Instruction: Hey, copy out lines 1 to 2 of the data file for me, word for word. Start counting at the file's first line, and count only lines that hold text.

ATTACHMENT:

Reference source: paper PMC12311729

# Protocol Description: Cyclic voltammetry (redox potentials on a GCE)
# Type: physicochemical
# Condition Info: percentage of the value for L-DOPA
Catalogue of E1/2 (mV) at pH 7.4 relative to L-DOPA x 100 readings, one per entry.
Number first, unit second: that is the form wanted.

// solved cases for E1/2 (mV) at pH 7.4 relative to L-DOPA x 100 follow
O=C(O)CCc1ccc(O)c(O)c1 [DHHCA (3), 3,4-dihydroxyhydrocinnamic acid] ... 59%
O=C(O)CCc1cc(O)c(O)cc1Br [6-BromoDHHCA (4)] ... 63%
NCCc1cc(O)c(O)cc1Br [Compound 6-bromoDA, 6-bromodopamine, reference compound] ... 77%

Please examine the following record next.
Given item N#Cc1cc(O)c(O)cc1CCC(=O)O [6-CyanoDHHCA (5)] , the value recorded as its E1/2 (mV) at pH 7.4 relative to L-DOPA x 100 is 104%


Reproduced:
Reference source: paper PMC12311729

# Protocol Description: Cyclic voltammetry (redox potentials on a GCE)